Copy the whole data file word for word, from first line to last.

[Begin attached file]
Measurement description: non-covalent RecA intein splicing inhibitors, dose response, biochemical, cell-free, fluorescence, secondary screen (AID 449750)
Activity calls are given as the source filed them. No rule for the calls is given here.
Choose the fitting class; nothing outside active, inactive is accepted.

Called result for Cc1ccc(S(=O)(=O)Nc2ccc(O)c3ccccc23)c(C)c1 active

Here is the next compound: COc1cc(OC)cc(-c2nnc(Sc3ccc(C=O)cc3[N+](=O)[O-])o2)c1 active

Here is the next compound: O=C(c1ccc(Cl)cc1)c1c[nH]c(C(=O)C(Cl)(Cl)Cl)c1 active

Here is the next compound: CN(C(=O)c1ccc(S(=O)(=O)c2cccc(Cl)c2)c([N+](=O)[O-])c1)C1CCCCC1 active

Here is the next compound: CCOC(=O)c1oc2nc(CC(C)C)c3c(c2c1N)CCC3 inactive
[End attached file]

Measurement description: non-covalent RecA intein splicing inhibitors, dose response, biochemical, cell-free, fluorescence, secondary screen (AID 449750)
Activity calls are given as the source filed them. No rule for the calls is given here.
Choose the fitting class; nothing outside active, inactive is accepted.

Called result for Cc1ccc(S(=O)(=O)Nc2ccc(O)c3ccccc23)c(C)c1 active

Here is the next compound: COc1cc(OC)cc(-c2nnc(Sc3ccc(C=O)cc3[N+](=O)[O-])o2)c1 active

Here is the next compound: O=C(c1ccc(Cl)cc1)c1c[nH]c(C(=O)C(Cl)(Cl)Cl)c1 active

Here is the next compound: CN(C(=O)c1ccc(S(=O)(=O)c2cccc(Cl)c2)c([N+](=O)[O-])c1)C1CCCCC1 active

Here is the next compound: CCOC(=O)c1oc2nc(CC(C)C)c3c(c2c1N)CCC3 inactive